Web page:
As dinosaur names go, ornithomimids (Greek for "bird mimics") is a bit misleading: these small-to-medium-sized theropods weren't named for their similarity to flying birds like pigeons and sparrows, but to large, flightless birds like ostriches and emus. In fact, the typical ornithomimid body plan looked a lot like that of an ostrich: long legs and tail, a thick, rounded trunk, and a small head perched atop a slender neck. (See a gallery of ornithomimid pictures.)
Because ornithomimids like Ornithomimus and Struthiomimus bear such a marked resemblance to modern ratites (as ostriches and emus are technically known), there's a strong temptation to infer similarities in the behavior of these two very different types of animals. Paleontologists believe that ornithomimids were the fastest dinosaurs that ever lived, some long-legged varieties (such as Dromiceiomimus) capable of hitting speeds of 50 miles per hour. There's also a strong temptation to picture ornithomimids as covered with feathers, though the evidence for this isn't as strong as for other families of theropods, such as raptors and therizinosaurs.
Ornithomimid Behavior and Habitats
Like a few other dinosaur families that prospered during the Cretaceous period--such as raptors, pachycephalosaurs and ceratopsians--ornithomimids seem to have been confined mainly to North America and Asia, although some specimens have been dug up in Europe, and one controversial genus (Timimus, which was found in Australia) may not have been a true ornithomimid at all. In keeping with the theory that they were fast runners, these theropods most likely inhabited ancient plains and lowlands, where their pursuit of prey (or retreat from predators) wouldn't be impeded by thick vegetation.
The most unusual characteristic of ornithomimids was their omnivorous diets. These were the only theropods we yet know of, besides the therizinosaurs, that evolved the ability to eat vegetation, as evidenced by the gastroliths found in the fossilized guts of some specimens. Since later ornithomimids had weak, toothless beaks, it's believed that these genera fed on insects, small lizards and mammals as well as plants. (Interestingly, the earliest ornithomimids--Pelecanimimus and Harpymimus--possessed teeth, the former over 200 and the latter a mere dozen.)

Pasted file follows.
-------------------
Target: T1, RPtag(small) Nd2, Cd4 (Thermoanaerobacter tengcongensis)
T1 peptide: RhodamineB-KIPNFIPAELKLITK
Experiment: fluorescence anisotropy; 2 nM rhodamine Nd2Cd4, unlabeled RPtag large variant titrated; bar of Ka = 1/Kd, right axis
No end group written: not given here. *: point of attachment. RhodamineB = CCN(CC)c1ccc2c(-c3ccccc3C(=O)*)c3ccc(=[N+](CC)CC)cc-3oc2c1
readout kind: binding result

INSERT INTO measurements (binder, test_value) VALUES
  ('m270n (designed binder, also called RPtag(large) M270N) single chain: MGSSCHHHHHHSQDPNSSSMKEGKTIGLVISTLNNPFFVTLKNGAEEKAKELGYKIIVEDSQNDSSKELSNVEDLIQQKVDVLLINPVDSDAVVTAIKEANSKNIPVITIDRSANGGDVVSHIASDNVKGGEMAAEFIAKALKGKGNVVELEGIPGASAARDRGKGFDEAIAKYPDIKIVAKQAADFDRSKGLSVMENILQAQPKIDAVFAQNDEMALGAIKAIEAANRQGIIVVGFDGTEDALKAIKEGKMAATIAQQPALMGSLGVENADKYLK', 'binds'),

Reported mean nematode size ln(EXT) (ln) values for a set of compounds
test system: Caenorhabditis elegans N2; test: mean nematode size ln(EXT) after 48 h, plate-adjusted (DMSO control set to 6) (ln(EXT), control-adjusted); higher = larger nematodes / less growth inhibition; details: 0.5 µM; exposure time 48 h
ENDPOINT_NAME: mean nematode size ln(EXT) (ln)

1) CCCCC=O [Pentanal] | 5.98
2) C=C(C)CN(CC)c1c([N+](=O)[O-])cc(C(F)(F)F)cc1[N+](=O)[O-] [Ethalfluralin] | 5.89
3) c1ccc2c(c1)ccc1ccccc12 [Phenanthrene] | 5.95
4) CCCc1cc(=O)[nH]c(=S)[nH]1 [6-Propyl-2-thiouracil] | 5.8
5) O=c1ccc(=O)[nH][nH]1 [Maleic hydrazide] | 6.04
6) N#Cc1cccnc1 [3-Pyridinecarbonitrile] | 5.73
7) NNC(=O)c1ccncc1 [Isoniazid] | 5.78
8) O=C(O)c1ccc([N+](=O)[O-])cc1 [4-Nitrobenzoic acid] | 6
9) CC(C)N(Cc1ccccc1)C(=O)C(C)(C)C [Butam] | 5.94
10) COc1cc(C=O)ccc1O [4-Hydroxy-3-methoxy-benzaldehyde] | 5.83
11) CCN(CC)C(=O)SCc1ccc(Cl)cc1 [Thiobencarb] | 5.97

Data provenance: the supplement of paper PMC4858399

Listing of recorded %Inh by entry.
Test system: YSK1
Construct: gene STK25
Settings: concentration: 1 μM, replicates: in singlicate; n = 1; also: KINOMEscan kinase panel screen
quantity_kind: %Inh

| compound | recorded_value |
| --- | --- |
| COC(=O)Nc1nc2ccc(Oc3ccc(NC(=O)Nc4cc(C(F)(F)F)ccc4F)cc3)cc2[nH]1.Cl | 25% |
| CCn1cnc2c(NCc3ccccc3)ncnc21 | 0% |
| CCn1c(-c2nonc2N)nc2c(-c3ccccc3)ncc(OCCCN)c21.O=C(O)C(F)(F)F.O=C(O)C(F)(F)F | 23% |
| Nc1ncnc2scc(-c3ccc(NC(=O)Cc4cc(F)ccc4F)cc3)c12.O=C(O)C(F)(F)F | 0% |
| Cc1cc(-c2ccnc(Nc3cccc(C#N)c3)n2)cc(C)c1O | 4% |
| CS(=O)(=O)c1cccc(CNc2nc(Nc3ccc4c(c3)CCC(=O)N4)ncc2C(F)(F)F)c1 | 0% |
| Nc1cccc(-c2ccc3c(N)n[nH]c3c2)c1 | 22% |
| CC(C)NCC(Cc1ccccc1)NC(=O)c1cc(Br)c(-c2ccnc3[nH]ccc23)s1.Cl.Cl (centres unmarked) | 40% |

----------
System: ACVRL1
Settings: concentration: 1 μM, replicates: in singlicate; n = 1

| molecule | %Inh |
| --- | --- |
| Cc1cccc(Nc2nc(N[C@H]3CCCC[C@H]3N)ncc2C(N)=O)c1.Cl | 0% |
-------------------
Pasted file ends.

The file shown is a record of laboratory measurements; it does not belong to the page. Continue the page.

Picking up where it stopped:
Despite what you've seen in movies like Jurassic Park, there's no solid evidence that ornithomimids scurried across the North American plains in vast herds (although hundreds of Gallimimus running from a pack of tyrannosaurs at top speed would certainly have been an impressive sight!) As with many types of dinosaurs, we know frustratingly little about the daily life of ornithomimids, a state of affairs that may well change with further fossil discoveries.
Here's a list of the most notable ornithomimids; just click on the links for more information.
Anserimimus This "goose mimic" didn’t bear much of a resemblance.
Archaeornithomimus A likely ancestor of Ornithomimus.
Deinocheirus All we know for sure about this carnivore is the shape of its arms.
Dromiceiomimus Possibly the fastest dinosaur that ever lived.
Gallimimus This "chicken mimic" roamed the plains of the late Cretaceous.
Garudimimus A relative slowpoke compared to other ornithomimids.
Harpymimus Named after the winged creature of Greek myth.
Ornithomimus This "bird mimic" resembled a modern ostrich.
Pelecanimimus This "pelican mimic" sported over 200 teeth.
Sinornithomimus This ornithomimid is known from over a dozen skeletons.
Struthiomimus This "ostrich mimic" roamed the plains of North America.
Timimus The only ornithomimid ever discovered in Australia.